Tag Archives: Hiking

Lake Wanoksink (13)

‘Thousands of tired, nerve-shaken, over-civilized people are beginning to find out going to the mountains is going home; that wilderness is a necessity…”
― John Muir

Starting at the Lake Sebago boat launch, the blue blazed Seven Hills trails begins as soon as you cross Seven Lakes Drive. Like many of the hikes in this area, as soon as you enter the woods you begin a punishing climb. This one happens to go on for approximately half of a mile. The pictures below show the steepness going up and down the trail. On the left is the climb up. Since this is a loop hike, the picture on the right is the hike down.

The trail continues moving downhill until you begin another ascent where the Seven Hills Trail veers sharply off to the right  and for a brief time becomes Woodtown Road West. After about a quarter of a mile, you make a sharp left turn and begin walking on Pine Meadow Road West.

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The point on the Seven Hills Trail where it becomes Woodtown Road West.

Although this sign is pretty big and prominently placed where it can’t be missed, people still drop water bottles, trash and yes, even diapers on the trail and the side of the trail.

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You would think that this sign was self explanatory…

Stay on this road until you intersect with the end of the yellow blazed Buck Trail and then make a right turn onto Pine Meadow Road East. Although the Harriman-Bear Mountain Southern Trail Map 118 is pretty detailed about where you need to go, these roads are unmarked and some trails and other roads veer off to the left and right all along your route. At one point I did make a wrong turn but with good results. I stumbled upon these ruins and I took a short break to rest and take some pictures.

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After doubling back to the correct trail, I eventually got to the shores of Lake Wanoksink where because of  the weather, the views weren’t that great. It’s still an interesting picture!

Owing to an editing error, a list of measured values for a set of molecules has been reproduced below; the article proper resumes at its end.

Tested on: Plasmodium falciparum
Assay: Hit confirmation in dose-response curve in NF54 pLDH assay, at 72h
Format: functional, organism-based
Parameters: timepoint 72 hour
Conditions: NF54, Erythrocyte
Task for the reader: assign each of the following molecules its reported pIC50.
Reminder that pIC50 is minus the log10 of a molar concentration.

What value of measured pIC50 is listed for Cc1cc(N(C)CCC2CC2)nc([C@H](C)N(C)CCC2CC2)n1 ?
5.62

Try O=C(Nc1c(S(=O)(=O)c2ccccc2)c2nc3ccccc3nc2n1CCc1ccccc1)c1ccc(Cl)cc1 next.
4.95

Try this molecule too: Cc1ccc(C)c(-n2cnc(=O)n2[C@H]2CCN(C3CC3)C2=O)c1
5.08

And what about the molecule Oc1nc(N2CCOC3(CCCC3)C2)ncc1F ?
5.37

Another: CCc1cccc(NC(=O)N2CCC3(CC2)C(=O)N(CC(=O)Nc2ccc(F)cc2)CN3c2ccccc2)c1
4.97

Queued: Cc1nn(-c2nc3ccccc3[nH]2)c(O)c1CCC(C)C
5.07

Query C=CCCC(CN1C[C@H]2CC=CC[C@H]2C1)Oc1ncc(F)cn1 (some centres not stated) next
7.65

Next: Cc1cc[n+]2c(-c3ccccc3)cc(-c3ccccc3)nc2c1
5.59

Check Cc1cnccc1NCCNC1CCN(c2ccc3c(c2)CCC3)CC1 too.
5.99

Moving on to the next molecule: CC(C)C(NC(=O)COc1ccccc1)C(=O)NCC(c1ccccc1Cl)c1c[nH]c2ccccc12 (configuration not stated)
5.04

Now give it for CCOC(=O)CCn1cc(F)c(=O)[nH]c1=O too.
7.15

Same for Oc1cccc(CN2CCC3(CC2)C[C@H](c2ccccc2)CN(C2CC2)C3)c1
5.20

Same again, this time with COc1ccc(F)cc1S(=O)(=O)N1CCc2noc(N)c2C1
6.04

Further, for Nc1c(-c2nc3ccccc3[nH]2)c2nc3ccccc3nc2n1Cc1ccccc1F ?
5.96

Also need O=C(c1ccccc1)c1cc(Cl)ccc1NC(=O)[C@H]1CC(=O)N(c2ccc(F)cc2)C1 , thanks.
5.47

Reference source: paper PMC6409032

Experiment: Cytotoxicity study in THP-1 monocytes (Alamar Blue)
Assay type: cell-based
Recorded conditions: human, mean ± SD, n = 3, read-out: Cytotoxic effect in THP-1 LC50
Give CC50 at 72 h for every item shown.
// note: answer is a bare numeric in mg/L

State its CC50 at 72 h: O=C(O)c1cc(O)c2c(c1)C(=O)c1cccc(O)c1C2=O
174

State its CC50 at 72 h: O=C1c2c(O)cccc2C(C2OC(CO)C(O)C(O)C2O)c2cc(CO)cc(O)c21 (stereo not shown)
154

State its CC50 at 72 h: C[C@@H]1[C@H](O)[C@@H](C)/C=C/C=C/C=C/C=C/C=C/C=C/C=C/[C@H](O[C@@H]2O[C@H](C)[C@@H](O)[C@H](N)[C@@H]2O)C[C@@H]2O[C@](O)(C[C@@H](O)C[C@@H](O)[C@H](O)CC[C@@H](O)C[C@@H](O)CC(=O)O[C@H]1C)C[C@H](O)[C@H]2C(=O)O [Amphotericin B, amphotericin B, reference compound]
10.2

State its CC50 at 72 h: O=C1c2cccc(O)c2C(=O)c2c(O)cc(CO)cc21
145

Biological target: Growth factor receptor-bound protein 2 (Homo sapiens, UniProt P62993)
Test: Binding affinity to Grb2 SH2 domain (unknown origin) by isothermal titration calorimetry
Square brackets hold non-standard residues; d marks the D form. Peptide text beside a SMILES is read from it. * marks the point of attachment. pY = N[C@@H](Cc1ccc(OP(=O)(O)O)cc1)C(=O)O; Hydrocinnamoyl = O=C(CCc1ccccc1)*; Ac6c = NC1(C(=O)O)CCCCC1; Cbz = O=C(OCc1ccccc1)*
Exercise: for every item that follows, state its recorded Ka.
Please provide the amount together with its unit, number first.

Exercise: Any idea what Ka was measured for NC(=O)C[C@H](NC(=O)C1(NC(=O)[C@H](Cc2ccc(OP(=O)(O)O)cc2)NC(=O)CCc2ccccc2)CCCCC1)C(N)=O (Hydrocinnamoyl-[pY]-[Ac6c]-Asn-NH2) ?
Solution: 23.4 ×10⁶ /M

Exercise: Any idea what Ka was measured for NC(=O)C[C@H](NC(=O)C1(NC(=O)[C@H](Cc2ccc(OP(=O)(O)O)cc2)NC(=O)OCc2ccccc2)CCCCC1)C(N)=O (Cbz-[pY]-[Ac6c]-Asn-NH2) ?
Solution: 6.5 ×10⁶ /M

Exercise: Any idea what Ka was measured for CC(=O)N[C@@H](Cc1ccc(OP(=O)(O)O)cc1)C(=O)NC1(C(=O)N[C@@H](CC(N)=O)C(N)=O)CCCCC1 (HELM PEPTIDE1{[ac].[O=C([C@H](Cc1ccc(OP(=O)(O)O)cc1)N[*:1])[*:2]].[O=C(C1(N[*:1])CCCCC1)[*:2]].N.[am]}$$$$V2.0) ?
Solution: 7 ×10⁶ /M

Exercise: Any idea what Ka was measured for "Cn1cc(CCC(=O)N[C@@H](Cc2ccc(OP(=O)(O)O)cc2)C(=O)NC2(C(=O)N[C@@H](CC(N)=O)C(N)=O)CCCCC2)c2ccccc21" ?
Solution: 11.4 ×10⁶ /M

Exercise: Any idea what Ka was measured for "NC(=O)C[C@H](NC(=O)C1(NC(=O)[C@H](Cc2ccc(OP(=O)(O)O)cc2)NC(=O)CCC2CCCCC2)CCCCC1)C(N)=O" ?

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Lake Wanoksink

Once you head around the lake, take some time to walk across the earthen dam where if you look to your left, you see this bridge that you will soon cross over.

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Happy hiking!!!!!

Summer 2017 Mileage:

7/25/17-7.1-65.72

Anthony’s… (12)

“I can only meditate when I am walking.  When I stop, I cease to think; my mind works only with my legs.”
–   Jean Jacques Rousseau

“Happy is the man who has acquired the love of walking for its own sake!”
–   W.J. Holland

 Since I started blogging, my goal has always been to document every hike that I do. Sometimes I do the same hike during different seasons so I can show how the views change over time and season. And some, I just do over and over and over because they are awesome and convenient hikes. Anthony’s Nose is a good example of this.

In an effort not to bore anyone that might actually be reading my posts, I’ll keep them short and sweet from this point on.

Since the heat and the humidity have refused to loosen their grip on our area, another trip to the Nose was just what was needed to get a short hike in before the heat of the day.

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Looking at the Torne from Anthony’s Nose.

A short distance from the Nose is another view-point.

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Looking up the Hudson from the alternate view-point.

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Sugarloaf Hill

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Survey Marker

Summer 2017 Mileage:

7/21/17-4.0-58.62

A Respite On The Nose (11)

“Thoughts come clearly while one walks.”

-Thomas Mann

“Never trust a thought that didn’t come by walking.”

-Friedrich Nietzsche

As the week has progressed, the temperature and humidity in the Hudson Valley has risen into the 90’s. Being as hot and humid as it is supposed to be, I decided not only to keep today’s hike relatively short, but also something familiar. Soooo…..another trip to the Nose seemed to be in order.

When I started the hike at 5:50 am, the temperature was already over 70 and the dew point was equally as high. Needless to say, it wasn’t long before I was sweating buckets! Even at this early hour, the hiking wasn’t easy with the oppressive air sitting right on top of you. But once you get to the top, it makes it all worthwhile.

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A hazy morning on the Nose.

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Looking Northeast from the Nose.

Summer 2017 Mileage:

7/19/17-3.7-54.62

 

Pine Meadow Lake (9)